The Obama administration has drawn criticism for its handling of the Christmas Day attack. Republicans say it showed terrorist suspects can't be treated like criminals.
However, the Bush administration tried hundreds terror suspects in criminal court - including high-profile cases like "shoe bomber" Richard Reid and 9/11 plotter Zacarias Moussaou - and drew little of the same criticism. It secured convictions in 91 percent of those cases.
"Since the September 11, 2001 attacks, the practice of the U.S. government, followed by prior and current Administrations without a single exception, has been to arrest and detain under federal criminal law all terrorist suspects who are apprehended inside the United States," Holder writes in the letter. "In keeping with this policy, the Bush Administration used the criminal justice system to convict more than 300 individuals on terrorism-related charges. "
Holder also addresses a frequent Republican objection - increasingly heard from top Democrats as well - that terror suspects should not be read and granted Miranda rights when detained. He lists numerous terror suspects who were convicted and/or provided key intelligence to federal authorities after being granted Miranda rights.
He notes that Richard Reid was advised of those rights less than five minutes after being removed from the airplane and reminded of them four times in a 48 hour periods. Reid is now serving a life sentence in federal prison.
FBI Director Robert Mueller testified Tuesday that FBI agents questioned Abdulmutallab until he entered surgery, and that the suspect was not advised of his Miranda right to remain silent until after he emerged from surgery. A federal law enforcement official, requesting anonymity to discuss an ongoing case, said the suspect made clear upon emerging from surgery he was going to stop talking and then was given his Miranda warning.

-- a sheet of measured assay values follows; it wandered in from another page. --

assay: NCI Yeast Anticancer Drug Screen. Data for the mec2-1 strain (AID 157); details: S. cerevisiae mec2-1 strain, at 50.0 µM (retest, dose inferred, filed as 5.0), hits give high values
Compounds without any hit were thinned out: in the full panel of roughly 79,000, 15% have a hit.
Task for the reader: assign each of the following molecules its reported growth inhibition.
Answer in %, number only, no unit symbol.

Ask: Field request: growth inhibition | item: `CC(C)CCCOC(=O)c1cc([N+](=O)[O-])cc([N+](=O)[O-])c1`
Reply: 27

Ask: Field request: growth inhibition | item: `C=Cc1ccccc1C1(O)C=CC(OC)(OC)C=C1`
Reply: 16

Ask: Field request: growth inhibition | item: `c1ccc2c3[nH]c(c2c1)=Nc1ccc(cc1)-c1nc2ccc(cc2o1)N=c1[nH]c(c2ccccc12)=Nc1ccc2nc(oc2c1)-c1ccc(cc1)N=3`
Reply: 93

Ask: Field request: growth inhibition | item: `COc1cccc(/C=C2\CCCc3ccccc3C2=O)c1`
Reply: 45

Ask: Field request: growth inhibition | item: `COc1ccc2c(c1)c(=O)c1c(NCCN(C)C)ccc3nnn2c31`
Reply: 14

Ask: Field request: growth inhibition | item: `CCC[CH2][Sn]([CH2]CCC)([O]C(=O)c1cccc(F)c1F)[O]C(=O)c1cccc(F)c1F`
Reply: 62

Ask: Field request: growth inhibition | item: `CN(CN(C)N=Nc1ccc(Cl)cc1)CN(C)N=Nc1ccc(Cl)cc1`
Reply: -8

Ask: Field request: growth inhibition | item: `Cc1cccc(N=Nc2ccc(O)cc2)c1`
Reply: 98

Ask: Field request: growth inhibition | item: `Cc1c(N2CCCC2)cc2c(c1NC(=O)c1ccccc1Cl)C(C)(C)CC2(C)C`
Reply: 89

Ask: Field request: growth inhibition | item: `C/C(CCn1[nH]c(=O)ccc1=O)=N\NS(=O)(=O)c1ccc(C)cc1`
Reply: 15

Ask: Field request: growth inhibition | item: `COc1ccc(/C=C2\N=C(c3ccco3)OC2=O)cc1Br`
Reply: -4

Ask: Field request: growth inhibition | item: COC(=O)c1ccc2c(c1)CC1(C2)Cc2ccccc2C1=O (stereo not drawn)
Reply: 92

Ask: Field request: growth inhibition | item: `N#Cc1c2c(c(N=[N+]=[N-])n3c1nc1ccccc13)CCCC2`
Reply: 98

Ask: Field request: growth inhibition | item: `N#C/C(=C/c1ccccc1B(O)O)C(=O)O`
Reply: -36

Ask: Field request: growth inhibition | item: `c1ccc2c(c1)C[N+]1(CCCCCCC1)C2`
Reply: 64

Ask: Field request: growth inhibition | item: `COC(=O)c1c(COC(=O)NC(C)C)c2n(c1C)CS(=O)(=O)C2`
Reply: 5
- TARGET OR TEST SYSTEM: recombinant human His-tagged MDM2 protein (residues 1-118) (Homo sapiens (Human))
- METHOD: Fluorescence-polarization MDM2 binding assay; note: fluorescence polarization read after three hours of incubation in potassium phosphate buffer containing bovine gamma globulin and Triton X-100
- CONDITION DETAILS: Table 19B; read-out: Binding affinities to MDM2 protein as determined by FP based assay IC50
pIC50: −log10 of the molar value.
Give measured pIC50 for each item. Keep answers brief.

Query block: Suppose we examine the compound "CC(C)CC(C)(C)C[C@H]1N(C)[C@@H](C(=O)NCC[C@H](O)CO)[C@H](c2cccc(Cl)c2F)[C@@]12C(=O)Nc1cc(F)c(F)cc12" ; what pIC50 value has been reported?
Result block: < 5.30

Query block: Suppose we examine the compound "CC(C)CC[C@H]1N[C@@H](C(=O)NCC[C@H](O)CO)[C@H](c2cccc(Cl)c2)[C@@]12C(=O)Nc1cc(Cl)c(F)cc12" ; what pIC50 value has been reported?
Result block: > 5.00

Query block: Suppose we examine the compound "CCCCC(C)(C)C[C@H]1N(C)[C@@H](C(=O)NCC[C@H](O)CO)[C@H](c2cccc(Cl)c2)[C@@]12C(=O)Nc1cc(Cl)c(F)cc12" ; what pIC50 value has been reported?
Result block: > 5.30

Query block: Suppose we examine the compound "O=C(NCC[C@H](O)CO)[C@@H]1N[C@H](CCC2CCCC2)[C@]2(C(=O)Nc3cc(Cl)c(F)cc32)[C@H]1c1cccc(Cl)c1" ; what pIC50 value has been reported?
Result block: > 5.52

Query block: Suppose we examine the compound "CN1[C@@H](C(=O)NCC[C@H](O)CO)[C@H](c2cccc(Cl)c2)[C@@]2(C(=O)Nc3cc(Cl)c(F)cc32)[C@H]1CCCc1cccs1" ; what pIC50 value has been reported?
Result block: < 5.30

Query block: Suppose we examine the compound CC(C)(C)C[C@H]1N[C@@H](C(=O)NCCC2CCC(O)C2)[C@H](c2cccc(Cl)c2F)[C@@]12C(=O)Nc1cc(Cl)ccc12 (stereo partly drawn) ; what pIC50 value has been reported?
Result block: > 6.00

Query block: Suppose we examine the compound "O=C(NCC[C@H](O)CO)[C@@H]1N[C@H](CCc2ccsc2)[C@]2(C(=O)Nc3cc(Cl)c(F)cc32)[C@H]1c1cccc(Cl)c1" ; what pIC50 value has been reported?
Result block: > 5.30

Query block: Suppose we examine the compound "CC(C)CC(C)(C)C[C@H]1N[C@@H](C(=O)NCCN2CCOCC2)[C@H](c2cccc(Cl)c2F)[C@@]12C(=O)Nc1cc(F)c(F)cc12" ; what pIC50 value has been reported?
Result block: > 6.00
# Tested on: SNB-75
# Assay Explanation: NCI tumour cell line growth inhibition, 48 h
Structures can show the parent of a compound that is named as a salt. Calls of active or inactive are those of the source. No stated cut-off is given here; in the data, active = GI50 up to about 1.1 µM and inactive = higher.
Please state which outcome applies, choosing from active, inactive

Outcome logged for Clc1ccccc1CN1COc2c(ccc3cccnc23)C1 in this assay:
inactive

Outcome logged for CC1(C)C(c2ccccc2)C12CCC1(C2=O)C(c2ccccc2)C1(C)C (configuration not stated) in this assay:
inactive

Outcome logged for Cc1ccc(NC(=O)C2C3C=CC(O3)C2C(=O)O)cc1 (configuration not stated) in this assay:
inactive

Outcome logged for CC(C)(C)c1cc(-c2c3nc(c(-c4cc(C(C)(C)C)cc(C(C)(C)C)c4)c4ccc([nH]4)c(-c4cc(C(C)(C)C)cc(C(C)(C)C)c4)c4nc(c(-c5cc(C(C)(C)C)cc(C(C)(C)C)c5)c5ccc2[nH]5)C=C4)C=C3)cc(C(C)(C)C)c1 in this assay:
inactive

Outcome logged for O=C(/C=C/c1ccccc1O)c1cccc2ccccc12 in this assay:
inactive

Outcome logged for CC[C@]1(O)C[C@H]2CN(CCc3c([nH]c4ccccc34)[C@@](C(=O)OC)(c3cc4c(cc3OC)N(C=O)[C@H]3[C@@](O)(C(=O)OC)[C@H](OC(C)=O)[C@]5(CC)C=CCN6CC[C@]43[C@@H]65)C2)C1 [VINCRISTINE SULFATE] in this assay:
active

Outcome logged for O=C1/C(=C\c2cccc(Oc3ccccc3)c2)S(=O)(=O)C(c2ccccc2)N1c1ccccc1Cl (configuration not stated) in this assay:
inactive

"Neither advising Abdulmutallab of his Miranda rights nor granting him access to counsel prevents us from obtaining intelligence from him," wrote Holder "On the contrary, history shows that the federal justice system is an extremely effective tool for gathering intelligence."
In fact, Holder argues, it is the very course that administration critics advocate - holding terror suspects under the law of war and without the rights afforded to criminal defendants - that has been most problematic in the past.
The 2002 arrest and military detention of Jose Padilla - a U.S. citizen living in Chicago - led to a protracted legal battle and a circuit court ruling that he could not be held under the law of war. A separate circuit court reached the same conclusion about Ali Saleh
Kahlah Al-Marri, who was indicted on federal criminal charges unrelated to terrorism but later transferred to military custody. Both men were ultimately transferred back to the criminal system and convicted.
Abdulmutallab has been providing useful intelligence that FBI agents working with the intelligence community have been following up on in the United States and overseas, an official who spoke to the Associated Press said Tuesday night.
No one has said what, specifically, Abdulmutallab is telling officials - a likely sign that he has made a plea agreement with the government.